One of the big things they stressed, at least for the dogs, was how important it was to play with the them. Expose them to people, scratch their ears through the grate on their kennel, pay attention to them, etc. etc.
The reasoning being that dogs who are used to humans, and are affectionate towards them, are more likely to get adopted.
If this was for dogs, it would be a HUGE benefit to them. Getting them out around people is almost always a good thing for them.
Just to give some perspective, my own cat loves people, strange or familiar, it doesn't matter at all. Take her to the vet in a car though, and she will go mental, crap and pee in the cat carrier, meow and hiss when she gets let outside of it (never does that otherwise) and be extremely edgy for sometimes 2 days afterwards. I wouldn't go as far as saying this is 'cruel' to the kittens, and it's great that the proceedings are donated to an animal shelter, but I'm pretty sure the kittens will not enjoy it nearly as much as the people who get to cuddle with them.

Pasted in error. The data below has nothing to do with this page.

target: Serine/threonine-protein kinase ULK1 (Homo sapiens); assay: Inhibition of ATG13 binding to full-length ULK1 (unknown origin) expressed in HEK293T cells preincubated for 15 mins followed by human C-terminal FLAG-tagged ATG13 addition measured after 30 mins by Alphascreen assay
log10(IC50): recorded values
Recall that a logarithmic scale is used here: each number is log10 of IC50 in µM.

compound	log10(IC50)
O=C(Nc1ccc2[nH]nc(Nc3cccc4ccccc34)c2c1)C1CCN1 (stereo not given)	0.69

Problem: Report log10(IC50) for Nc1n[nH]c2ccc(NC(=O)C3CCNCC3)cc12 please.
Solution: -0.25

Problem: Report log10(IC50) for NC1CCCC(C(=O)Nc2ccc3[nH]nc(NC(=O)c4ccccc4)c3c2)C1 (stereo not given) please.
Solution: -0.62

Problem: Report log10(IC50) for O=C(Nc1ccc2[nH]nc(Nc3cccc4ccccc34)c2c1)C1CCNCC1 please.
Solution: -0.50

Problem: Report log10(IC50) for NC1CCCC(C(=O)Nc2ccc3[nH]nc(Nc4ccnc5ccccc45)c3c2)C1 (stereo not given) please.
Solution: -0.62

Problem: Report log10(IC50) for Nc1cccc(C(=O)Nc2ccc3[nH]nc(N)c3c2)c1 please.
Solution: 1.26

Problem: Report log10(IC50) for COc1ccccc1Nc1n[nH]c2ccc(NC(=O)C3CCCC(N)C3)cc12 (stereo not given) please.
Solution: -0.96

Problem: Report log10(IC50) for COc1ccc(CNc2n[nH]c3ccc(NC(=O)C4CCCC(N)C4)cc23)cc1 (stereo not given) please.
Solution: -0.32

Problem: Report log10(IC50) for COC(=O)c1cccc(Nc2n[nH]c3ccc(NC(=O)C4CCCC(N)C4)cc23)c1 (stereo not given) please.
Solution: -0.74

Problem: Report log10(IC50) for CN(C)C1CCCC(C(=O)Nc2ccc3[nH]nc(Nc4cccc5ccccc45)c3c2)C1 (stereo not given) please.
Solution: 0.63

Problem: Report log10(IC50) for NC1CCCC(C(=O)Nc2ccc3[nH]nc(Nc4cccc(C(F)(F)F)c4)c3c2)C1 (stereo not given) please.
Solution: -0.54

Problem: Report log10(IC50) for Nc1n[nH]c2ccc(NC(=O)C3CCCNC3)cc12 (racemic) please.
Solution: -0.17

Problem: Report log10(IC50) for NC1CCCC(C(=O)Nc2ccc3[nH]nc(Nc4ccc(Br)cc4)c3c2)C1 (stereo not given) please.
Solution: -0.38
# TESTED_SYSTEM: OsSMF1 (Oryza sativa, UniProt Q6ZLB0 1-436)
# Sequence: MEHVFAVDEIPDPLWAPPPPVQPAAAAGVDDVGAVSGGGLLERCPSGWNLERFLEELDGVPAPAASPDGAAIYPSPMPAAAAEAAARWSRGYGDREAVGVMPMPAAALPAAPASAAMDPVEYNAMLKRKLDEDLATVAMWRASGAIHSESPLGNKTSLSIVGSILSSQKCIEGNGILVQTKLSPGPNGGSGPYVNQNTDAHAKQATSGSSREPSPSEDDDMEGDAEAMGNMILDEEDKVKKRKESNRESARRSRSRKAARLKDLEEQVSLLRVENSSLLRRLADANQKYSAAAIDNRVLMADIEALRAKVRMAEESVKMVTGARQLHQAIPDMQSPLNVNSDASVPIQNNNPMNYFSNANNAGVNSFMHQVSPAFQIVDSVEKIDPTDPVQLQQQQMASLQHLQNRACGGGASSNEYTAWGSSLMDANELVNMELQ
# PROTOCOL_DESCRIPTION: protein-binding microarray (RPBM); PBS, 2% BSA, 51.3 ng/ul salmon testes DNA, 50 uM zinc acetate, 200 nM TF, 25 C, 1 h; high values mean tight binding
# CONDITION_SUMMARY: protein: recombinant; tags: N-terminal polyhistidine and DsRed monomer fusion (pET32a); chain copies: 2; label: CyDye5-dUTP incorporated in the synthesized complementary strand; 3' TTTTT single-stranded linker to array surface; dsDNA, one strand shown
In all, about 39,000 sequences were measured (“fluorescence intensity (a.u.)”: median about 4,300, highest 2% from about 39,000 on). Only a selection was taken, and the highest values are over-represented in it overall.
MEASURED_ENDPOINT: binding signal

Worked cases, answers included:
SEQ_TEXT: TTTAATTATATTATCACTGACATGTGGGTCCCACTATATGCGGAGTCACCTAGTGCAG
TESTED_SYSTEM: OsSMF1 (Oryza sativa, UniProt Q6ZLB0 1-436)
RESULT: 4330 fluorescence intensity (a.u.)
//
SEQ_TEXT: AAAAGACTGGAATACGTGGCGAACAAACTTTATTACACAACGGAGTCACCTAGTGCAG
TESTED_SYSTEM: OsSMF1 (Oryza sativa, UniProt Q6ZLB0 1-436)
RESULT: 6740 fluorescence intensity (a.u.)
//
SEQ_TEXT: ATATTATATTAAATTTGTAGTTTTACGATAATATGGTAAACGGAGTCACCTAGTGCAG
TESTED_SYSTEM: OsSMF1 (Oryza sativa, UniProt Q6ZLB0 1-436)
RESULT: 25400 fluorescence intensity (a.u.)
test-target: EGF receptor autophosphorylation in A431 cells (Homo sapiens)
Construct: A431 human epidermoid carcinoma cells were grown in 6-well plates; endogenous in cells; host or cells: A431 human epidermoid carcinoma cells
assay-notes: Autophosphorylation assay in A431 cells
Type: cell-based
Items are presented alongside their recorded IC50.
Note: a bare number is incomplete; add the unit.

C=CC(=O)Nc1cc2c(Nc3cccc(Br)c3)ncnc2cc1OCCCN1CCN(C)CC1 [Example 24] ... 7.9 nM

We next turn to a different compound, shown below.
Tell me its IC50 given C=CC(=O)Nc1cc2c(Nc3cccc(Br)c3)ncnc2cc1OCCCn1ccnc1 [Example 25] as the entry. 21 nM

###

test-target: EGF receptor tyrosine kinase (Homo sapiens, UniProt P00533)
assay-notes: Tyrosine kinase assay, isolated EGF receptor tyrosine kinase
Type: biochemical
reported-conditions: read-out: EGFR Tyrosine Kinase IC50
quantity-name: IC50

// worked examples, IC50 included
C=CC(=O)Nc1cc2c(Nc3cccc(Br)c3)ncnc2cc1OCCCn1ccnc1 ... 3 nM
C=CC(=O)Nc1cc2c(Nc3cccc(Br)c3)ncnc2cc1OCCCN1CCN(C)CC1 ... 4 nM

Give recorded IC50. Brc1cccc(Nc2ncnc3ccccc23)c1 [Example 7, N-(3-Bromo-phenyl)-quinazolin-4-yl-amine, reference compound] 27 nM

Though, normally it's free, and the animals aren't delivered by a taxi service.
From the article "You will have a chance to adopt the Kittens! YES, IT’S TRUE! For more information, please chat with the shelter representative that will be assisting with kitten wrangling!"
All kittens come with a shelter representative who will presumably keep an eye on you and the kitten.
Sounds harmless to me as long as the animals have long-term support too.
I will adopt any cat that forms an attachment to me in 15 minutes of petting (I don't own any cats).
It never ceased to amaze me how quickly they would get adopted after an off-site day; seemed to just hit a reset button on their stress levels.
You have to select cats that are well-socialized, but it can be very healthy for both participants if done properly.